And again; "They shall obtain joy and gladness, and sorrow and murning shall flee away"- Isaiah ch38 v14
The throne in these chapters is called "the throne of God and of the Lamb", and they do seem to be speaking with the same voice.
The one who sits upon the throne says "Behold, I make all things new"- which could only be possible for the God who made the world in the first
He applies to his own words the description "trustworthy and true". But that same phrase- PISTOS KAI ALETHINOS- has been used in this book (in ch3
v14, and ch19 v11), as one of the titles of Christ.
Then he calls himself "the Alpha and the Omega"- like the Lord God Almighty in ch1 v8, but also like that Jesus who is "coming soon" in ch22 v12.
And there's a resemblance in thought between "It is done!" and "It is finished!", the last word that Jesus spoke on the Cross.
This may not be a coincidence, because what happened on the Cross, as we learned in ch5, made possible the "breaking of the seals" and all the
subsequent events in Revelation, leading up to this triumphant conclusion.
So what God does for his people is based partly on the his inherent power as the Creator-God-
And partly on the Atonement, the driving-force at the heart of everything that happens in Revelation.
There's the same kind of ambiguity in the content of the promise.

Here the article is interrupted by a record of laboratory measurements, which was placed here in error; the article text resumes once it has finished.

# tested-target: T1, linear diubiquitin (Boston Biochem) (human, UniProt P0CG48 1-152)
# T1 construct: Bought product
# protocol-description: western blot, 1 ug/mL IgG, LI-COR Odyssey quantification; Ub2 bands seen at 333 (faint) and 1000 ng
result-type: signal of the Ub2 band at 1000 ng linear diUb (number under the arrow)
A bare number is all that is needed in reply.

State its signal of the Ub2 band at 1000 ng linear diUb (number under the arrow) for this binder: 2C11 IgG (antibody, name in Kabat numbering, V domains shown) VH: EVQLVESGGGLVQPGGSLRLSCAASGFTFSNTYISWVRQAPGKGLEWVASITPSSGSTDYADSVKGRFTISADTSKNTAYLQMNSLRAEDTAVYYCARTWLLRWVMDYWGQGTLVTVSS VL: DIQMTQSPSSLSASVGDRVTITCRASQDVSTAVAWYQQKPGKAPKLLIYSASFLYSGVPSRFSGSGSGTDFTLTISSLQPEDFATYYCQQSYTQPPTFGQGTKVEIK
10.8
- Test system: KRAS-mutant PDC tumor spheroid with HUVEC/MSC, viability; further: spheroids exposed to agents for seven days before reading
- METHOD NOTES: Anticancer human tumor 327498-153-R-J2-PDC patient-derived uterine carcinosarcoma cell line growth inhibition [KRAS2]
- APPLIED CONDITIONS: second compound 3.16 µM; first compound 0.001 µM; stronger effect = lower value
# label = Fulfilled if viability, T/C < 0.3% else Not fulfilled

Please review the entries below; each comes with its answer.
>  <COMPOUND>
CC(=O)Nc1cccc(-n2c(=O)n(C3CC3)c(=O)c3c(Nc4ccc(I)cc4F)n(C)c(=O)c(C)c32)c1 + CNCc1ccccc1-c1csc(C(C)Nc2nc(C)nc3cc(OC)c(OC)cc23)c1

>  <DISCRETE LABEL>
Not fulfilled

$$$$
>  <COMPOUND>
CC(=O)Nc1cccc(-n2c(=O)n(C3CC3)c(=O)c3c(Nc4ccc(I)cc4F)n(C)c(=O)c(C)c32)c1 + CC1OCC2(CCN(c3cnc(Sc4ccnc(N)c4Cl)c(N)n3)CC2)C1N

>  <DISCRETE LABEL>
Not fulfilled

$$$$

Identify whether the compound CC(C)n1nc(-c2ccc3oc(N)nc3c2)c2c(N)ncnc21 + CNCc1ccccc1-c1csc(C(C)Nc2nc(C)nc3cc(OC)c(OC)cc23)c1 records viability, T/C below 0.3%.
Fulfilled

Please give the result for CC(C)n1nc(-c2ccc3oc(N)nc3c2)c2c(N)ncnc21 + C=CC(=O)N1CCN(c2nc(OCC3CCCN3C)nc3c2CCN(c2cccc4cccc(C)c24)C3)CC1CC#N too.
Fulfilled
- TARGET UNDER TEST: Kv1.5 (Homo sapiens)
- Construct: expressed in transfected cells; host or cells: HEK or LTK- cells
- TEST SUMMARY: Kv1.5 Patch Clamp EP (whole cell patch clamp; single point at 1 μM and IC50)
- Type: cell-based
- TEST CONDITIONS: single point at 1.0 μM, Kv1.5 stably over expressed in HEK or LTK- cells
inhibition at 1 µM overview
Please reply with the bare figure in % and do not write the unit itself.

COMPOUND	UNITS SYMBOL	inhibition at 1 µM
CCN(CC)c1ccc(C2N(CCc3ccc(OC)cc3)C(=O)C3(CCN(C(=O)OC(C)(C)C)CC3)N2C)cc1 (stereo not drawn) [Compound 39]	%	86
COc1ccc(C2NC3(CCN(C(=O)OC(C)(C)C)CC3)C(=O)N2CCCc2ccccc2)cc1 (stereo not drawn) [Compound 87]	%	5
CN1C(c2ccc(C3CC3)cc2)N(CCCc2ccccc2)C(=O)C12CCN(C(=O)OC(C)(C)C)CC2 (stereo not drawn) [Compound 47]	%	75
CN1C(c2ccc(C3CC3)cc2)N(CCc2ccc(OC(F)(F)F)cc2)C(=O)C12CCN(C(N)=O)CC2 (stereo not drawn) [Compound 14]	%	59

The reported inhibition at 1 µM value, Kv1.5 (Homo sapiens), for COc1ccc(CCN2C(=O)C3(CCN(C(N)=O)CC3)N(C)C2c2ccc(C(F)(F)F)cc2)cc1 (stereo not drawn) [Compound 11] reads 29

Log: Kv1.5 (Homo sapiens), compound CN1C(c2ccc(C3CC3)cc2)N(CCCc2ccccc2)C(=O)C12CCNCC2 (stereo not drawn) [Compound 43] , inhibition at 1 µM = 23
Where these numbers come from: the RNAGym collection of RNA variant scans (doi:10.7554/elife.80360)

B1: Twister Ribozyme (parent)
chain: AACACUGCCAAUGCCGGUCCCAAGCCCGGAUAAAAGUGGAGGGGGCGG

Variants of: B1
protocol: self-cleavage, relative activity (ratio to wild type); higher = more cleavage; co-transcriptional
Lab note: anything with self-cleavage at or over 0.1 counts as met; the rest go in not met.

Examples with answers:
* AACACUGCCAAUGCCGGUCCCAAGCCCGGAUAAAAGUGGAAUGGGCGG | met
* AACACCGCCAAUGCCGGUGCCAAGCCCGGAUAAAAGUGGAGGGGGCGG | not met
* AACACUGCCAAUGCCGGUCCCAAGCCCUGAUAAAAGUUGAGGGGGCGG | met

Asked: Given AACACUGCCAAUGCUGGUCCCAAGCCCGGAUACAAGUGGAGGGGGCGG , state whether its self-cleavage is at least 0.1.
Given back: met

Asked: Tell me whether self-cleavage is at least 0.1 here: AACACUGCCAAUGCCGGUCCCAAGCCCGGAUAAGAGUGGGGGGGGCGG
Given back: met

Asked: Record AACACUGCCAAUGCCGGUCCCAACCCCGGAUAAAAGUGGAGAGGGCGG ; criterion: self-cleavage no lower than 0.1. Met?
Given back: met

The promise of water, for those who thirst, is partly based on the Lord's offer to Israel ("without price", Isaiah ch51 v1), and partly on the
promises made by Jesus ("a spring of water welling up to eternal life"- John ch4 v14)
It was Christ, in the letters to the seven churches, who was making promises "to him who conquers".
But the exact nature of the promised heritage- that "he shall be my son"- shows that the offer comes ultimately from the Father
The other side of the coin is that some characters find themselves excluded.
They've already been thron into the "lake of fire".
At the head of the list come the cowardly and the "faithless" (APISTOI)- perhaps because of the failure to resist the Beast. They certainly sound like
the opposite of "faithful and true".
The rest of the list partly resembles Paul's roster of those who will not "inherit the kingdom of God"- 1 Corinthians ch7 v9.
These are all different ways of "failing to conquer"
The next stage in the vision echoes the great "Temple" vision at the end of Ezekiel (from ch40)
The prophet is taken to a very high mountain to see what resembles a city.
He then watches while the Temple is measured, in preparation for the Lord's return to it in ch43.